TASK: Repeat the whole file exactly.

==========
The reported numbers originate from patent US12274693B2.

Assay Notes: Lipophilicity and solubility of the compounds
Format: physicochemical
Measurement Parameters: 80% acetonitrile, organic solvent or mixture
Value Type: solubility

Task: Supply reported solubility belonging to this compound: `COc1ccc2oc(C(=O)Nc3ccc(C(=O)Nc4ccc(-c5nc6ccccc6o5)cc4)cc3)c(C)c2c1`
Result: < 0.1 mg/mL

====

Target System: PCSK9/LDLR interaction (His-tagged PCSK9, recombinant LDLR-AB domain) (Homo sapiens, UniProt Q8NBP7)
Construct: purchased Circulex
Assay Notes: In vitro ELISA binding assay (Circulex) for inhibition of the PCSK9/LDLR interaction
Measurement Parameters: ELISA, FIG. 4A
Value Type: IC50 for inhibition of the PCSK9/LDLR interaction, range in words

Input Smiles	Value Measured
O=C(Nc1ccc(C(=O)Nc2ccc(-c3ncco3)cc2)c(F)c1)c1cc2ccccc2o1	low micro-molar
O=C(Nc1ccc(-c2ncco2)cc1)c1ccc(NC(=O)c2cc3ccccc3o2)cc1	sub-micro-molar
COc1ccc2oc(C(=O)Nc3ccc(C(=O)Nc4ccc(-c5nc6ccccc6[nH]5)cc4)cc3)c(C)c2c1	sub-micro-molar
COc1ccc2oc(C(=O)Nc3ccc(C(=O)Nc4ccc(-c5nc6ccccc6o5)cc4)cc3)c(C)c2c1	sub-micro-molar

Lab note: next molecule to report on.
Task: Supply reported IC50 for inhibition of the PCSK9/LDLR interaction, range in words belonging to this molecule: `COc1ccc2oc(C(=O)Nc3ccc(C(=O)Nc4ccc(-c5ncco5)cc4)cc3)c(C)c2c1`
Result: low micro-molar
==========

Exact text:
The reported numbers originate from patent US12274693B2.

Assay Notes: Lipophilicity and solubility of the compounds
Format: physicochemical
Measurement Parameters: 80% acetonitrile, organic solvent or mixture
Value Type: solubility

Task: Supply reported solubility belonging to this compound: `COc1ccc2oc(C(=O)Nc3ccc(C(=O)Nc4ccc(-c5nc6ccccc6o5)cc4)cc3)c(C)c2c1`
Result: < 0.1 mg/mL

====

Target System: PCSK9/LDLR interaction (His-tagged PCSK9, recombinant LDLR-AB domain) (Homo sapiens, UniProt Q8NBP7)
Construct: purchased Circulex
Assay Notes: In vitro ELISA binding assay (Circulex) for inhibition of the PCSK9/LDLR interaction
Measurement Parameters: ELISA, FIG. 4A
Value Type: IC50 for inhibition of the PCSK9/LDLR interaction, range in words

Input Smiles	Value Measured
O=C(Nc1ccc(C(=O)Nc2ccc(-c3ncco3)cc2)c(F)c1)c1cc2ccccc2o1	low micro-molar
O=C(Nc1ccc(-c2ncco2)cc1)c1ccc(NC(=O)c2cc3ccccc3o2)cc1	sub-micro-molar
COc1ccc2oc(C(=O)Nc3ccc(C(=O)Nc4ccc(-c5nc6ccccc6[nH]5)cc4)cc3)c(C)c2c1	sub-micro-molar
COc1ccc2oc(C(=O)Nc3ccc(C(=O)Nc4ccc(-c5nc6ccccc6o5)cc4)cc3)c(C)c2c1	sub-micro-molar

Lab note: next molecule to report on.
Task: Supply reported IC50 for inhibition of the PCSK9/LDLR interaction, range in words belonging to this molecule: `COc1ccc2oc(C(=O)Nc3ccc(C(=O)Nc4ccc(-c5ncco5)cc4)cc3)c(C)c2c1`
Result: low micro-molar